Friday, March 03, 2006

Narratives in the News

If you can't find news make it up.

Play a video (Hell, let's call it a secret confidential video) of someone telling the President that no one could be sure that the levees would not be over-topped.

Tell people that this is proof that he lied when he said that the breaching of the levees had not been foreseen. Sure, in the real world of the English language, saying that levees might be topped and that they could breach is not the same thing but this is the media not the real world.

As much as I dislike Bush I truly find it mesmerizing how the media manipulates people's perception not just in regards to Iraq and Katrina but when exaggerating crime statistics or generally sexing up any story or issue. From their decisions on what polling data to release (Zogby? Come on people.) and what stories to run and which to leave to rot on the wire services, to their taking of small data sets to draw the opposite conclusion from what the whole picture supports, to their ability to completely ignore the effect of time on trends by giving a snapshot that is completely out of context, the media has raised information management to an art. It is an art which, if I am to be honest, I kind of admire in a way like when you admire a venomous animal at the zoo-behind a layer of Plexiglas.

People accept it so readily because humans have a basic need to assimilate information into a narrative. We construct our view of the world by creating stories; simulations which follow basic themes like lust, threats, power politics, struggle, victory and defeat. When the media gives us our facts prepackaged in a self-consistent narrative with any conflicting facts excluded like so much trimmed off rind it is so much easier to stomach. Of course, since we are unable to incorporate conflicting facts into this narrative we let them bounce off us like rain which is when dealing with reality becomes difficult.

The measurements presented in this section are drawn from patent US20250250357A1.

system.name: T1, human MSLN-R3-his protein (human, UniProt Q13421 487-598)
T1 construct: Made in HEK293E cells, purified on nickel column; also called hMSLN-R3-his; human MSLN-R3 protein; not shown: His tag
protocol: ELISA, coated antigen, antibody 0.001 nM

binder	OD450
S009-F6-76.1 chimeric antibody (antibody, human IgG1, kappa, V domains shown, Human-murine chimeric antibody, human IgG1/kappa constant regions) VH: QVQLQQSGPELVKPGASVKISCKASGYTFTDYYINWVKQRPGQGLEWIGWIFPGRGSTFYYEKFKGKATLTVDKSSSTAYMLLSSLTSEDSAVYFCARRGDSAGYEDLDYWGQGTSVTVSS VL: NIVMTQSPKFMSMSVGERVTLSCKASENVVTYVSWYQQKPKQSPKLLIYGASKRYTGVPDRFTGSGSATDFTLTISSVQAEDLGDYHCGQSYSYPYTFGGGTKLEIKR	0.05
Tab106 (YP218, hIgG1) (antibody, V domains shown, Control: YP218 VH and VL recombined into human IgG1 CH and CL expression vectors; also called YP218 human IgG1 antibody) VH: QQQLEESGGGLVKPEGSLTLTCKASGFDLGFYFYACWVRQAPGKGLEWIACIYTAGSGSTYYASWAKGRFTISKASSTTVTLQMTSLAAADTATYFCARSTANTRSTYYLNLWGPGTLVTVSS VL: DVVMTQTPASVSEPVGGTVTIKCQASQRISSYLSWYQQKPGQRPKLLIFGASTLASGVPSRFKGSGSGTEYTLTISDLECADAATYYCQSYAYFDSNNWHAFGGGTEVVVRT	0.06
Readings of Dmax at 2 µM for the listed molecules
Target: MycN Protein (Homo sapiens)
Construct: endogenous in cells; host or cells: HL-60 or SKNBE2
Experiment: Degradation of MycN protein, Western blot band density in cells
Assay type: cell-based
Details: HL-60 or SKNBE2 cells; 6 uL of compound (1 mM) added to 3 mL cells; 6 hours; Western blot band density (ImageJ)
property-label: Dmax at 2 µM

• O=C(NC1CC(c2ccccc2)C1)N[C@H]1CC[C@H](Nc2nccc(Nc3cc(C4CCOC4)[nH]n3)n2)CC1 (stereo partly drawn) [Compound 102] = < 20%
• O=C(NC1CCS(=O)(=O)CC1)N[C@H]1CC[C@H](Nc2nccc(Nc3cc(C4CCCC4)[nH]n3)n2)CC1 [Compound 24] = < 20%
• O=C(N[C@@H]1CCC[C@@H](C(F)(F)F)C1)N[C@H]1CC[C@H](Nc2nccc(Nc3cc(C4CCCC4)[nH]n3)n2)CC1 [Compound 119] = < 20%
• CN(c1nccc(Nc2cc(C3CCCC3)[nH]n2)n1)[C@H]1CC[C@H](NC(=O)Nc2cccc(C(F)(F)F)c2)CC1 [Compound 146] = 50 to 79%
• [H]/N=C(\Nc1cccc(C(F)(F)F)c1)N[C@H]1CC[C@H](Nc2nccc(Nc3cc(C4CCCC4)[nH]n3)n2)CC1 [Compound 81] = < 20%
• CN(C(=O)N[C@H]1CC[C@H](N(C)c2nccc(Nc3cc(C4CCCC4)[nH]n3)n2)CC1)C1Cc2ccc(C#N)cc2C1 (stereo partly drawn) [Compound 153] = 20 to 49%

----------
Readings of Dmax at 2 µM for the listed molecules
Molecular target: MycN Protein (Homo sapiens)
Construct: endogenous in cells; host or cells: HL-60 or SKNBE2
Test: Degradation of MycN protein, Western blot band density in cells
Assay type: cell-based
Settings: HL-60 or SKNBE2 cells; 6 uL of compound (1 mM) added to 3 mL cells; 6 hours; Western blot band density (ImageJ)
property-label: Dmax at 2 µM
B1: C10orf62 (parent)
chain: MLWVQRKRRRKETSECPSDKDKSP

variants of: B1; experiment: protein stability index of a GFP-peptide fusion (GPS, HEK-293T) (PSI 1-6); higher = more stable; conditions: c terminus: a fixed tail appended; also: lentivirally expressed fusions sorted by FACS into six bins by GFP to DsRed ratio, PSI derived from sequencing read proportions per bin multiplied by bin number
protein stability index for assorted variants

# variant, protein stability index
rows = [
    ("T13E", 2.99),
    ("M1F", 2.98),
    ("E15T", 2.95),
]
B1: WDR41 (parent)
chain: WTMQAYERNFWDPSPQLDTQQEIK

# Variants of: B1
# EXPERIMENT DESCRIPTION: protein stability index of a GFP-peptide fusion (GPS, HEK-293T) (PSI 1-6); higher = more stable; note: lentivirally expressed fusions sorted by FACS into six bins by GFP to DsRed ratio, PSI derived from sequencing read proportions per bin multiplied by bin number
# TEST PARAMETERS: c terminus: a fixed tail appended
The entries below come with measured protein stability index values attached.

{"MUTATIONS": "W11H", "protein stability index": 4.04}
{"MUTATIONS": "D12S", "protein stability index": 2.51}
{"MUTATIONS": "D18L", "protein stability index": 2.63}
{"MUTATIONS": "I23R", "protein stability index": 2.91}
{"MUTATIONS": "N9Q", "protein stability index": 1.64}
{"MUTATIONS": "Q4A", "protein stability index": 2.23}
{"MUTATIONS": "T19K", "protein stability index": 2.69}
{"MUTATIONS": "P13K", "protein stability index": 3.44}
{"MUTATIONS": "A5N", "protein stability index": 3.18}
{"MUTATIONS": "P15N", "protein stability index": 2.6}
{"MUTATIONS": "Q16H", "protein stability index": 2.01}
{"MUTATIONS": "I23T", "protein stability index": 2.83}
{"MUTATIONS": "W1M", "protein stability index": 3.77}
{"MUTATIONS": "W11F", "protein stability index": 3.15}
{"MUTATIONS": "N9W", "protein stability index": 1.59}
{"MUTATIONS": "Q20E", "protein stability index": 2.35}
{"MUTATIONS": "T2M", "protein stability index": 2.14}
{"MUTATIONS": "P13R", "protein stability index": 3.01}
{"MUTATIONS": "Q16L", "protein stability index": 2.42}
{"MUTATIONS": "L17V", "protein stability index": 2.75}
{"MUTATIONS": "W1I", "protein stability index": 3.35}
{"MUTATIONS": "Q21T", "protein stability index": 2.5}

The resemblance to organized religion is unmistakable. In an example of what happens when reality crashes against your personal narrative, Mike Wallace has admitted to being astonished that soldiers who were injured serving in Iraq are still supportive of the war and don't hate the president.
Sunday night 60 Minutes report on the struggles and achievements of some military members severely wounded in Iraq, Mike Wallace admitted he was "astonished" at how "almost all of them support the war despite the fact that it's taken such a toll on them." He elaborated, "We asked them flat out: What about should we be there? And the ones that are the most severely hit believe yes, we should have been there.
Usually when you are astonished at something it means that part of your personal narrative is inaccurate and that you may be believing something that is not true. It is at the very least a signal that you need to do some examination of what you believe and why. It seems that Mike Wallace didn't bother because he used the tried and true methods of glossing over inconsistencies. A good narrative can be very compelling, especially to the narrator.


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